When 66 Canadian wolves were released into Yellowstone National Park and Idaho 15 years ago, it was a last-ditch effort to revive an iconic species that had been hunted to near-extinction across most of the United States.
To the delight of biologists and environmental activists, the wily, carnivorous wolves quickly formed up into packs, spreading throughout the northern Rocky Mountains and across the Snake River into Oregon. By the end of 2010, according to the US Fish & Wildlife Service, they numbered at least 1,651 in 244 packs and 111 breeding pairs.
In Yellowstone, according to biologists, that changed the behavior and numbers of wolves’ main prey: elk, which had become lazy with no one to keep them on the move. Elk numbers decreased, streams and rivers ran cooler and cleaner, benefiting fish populations as well.
It seemed to be a winning outcome all around. Except for one other species: those who saw wolves as a threatening competitor to domestic livestock (which wolves feed on now and then) and to hunters who now had to work a little harder to bag that trophy bull elk.
With the wolves’ comeback, all interested parties were working on a plan to “delist” the animal under the Endangered Species Act. As is typically the case with major environmental issues, federal courts had gotten involved in the effort to turn over wolf management to states.
This week Congress jumped into the fray. In a brief rider attached to the budget bill for FY 2011, lawmakers – with the Obama administration’s assent, however reluctant – removed wolves in Montana, Idaho, Washington, Oregon and Utah from the federal endangered species list, returning wolf management to the states.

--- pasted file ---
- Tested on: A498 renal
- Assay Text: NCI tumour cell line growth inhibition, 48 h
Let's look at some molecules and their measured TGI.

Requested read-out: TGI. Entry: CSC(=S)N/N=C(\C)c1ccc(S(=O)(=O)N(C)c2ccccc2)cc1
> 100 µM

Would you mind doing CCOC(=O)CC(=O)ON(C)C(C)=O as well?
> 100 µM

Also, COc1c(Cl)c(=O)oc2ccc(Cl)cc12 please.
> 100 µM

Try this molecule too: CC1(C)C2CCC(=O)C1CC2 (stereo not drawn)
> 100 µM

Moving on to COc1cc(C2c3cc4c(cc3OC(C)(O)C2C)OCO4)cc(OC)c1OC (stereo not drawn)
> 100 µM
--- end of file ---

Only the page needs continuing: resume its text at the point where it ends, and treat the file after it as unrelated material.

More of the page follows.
It was a bipartisan move, pushed by Sen. Jon Tester (D) of Montana and Rep. Mike Simpson (R) of Idaho, who emphasized that wolves had long since met the recovery goals set under the Endangered Species Act.
“This is more than a victory for Montana,” said Senator Tester, a farmer with a general liberal voting record who chairs the Congressional Sportsmen’s Caucus. “It’s a win for rural America, for jobs, and for our wildlife – and it’s what’s right for the wolves themselves. This was never going to get done with partisan games or grandstanding.”
Environmentalists aren’t happy, to say the least.
“What Congress has done today at the request of Senator Tester and Representative Simpson is unforgiveable and marks a low point in the recent history of wildlife conservation,” said Rodger Schlickeisen, president of Defenders of Wildlife. “Never before has Congress stripped Endangered Species Act protections for one particular species, putting politics above sound science and our national commitment to conserving America’s wildlife.”
“Senator Tester included the rider as a ploy to score political points in his 2012 reelection campaign, and now wolves and other species will have to pay the price,” he said. “This is a dark day for wolves and for all species relying on federal protections for their survival.”
Now, it’ll be up to western states to manage what had been thriving wolf populations. Given the statements by several governors, that’s likely to include more hunting of wolves.